In May 1969, the critic Lionel Abel published an essay in COMMENTARY taking forceful issue with a new book, American Power and the New Mandarins, by Noam Chomsky, a professor of linguistics at MIT who was then only beginning to make a name for himself as an influential left-wing scourge of American “imperialism.” The immediate subject of Chomsky’s book was the American intervention in Vietnam, but his intent was to place this conflict within a much broader context—namely, the supposedly uninterrupted history of American malefaction on the world scene. (Chomsky did not spare his own kind, either: he attacked American intellectuals, the “new mandarins” of his title, for what he saw as their shameful, passive complicity in their government’s evil deeds.)
Abel’s essay, entitled “The Position of Noam Chomsky,” focused devastatingly on the chief moral underpinning of Chomsky’s argument: namely, that America’s wanton and self-interested resort to force in foreign lands robbed it of any standing or credibility in the struggle it professed to be waging against Communist totalitarianism. Along the way, Abel also dealt in passing with Chomsky’s distorted version of a speech given by President Harry Truman at Baylor College linking economic freedom with political freedom, a speech interpreted by Chomsky in his book as a thinly veiled justification for the global spread of American-style capitalism by any and all means.
Was Valerie Plame under oath today when she testified before the House Oversight and Government Reform Committee and declared that she played no role in sending her husband, Ambassador Joseph Wilson, on a fact-finding trip to Niger? “I did not recommend him. I did not suggest him. There was no nepotism involved. I did not have the authority,” she said.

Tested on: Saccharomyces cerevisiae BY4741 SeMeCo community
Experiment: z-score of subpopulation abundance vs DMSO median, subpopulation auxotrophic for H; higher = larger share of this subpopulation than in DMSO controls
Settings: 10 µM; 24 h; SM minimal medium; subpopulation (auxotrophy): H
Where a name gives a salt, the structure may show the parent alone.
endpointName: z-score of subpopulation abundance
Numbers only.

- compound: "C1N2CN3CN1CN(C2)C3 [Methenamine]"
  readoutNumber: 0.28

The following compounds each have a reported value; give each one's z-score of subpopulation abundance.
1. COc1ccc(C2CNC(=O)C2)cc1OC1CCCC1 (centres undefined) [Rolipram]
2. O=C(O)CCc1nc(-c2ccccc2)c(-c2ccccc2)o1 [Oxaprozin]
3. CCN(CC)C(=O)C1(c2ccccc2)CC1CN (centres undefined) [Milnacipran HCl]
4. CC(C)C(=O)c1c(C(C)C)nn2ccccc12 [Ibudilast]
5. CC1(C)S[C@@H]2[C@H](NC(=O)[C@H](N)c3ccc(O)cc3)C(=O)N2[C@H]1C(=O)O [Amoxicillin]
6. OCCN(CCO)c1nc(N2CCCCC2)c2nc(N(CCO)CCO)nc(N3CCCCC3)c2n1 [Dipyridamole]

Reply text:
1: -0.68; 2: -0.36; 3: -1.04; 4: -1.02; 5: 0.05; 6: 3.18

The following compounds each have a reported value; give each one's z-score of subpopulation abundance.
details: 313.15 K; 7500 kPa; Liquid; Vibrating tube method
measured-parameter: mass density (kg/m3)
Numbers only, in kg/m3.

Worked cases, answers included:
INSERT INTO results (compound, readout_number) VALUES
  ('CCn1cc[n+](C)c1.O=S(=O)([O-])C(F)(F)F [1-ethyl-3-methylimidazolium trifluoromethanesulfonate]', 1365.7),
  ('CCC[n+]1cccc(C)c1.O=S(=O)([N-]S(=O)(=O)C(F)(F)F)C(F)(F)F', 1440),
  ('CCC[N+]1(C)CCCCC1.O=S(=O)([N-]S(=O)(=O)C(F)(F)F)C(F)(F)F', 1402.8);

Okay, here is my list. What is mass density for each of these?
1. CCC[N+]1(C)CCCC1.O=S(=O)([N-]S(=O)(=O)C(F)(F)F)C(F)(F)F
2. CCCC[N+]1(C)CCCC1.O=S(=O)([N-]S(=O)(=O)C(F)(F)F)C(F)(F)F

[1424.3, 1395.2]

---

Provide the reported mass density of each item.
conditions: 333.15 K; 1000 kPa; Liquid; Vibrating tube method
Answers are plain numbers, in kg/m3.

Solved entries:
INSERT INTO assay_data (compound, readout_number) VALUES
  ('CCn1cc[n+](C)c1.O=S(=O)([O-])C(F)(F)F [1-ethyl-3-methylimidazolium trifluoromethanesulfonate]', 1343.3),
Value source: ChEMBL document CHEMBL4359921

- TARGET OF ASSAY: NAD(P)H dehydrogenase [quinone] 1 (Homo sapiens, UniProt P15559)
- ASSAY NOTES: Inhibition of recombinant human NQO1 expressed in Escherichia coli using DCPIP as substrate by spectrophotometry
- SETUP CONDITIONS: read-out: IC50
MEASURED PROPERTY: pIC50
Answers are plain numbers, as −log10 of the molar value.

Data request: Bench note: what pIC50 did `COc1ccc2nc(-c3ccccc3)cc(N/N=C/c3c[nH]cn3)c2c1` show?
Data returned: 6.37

Does this contradict an exhaustive Senate Intelligence Committee report on pre-war intelligence about Iraq, which looked closely at the genesis of the Wilson visit?
The report, issued in 2004, notes that some officials at the Counterproliferation Division (CPD) of the CIA “could not recall how the office decided to contact the former ambassador [Wilson].” But it states unequivocally that “interviews and documents provided to the committee indicate that his wife, a CPD employee, suggested his name for the trip.” In particular, the CPD reports-officer told the Senate committee “that the former ambassador’s wife ‘offered up his name.’”
It is hard to put ourselves in the shoes of Europeans who lived in the great age of discovery—when bold explorers set out across the oceans in pursuit of unknown lands, and those fortunate enough to survive brought back word of vast swaths of terra nova. Again and again it turned out that the world was larger, more varied, and more mysterious than anyone imagined. The “new” continents had always been there; they had simply been unknown to the West.
We generally think that this age is over, and that, even if there still is a great deal we don’t understand about how nature works, we at least have a pretty good catalogue of what there is to examine in our world. We tend to assume that any truly new ground to discover will come from humanity’s exploration of space.
Time and again, the Bush administration has tried to hammer home the message: Iraq is not a sideshow but a central front in the jihad being waged against the West. This message, however, does not resonate. Iraq still seems to many Americans to be a pointless detour.
Since Bush and Cheney are so unconvincing on this score, perhaps someone will listen to Hizballah, which openly argues that defeating America in Iraq is the key to Israel’s destruction. This clip, translated by the indispensable MEMRI-TV, is a must-watch.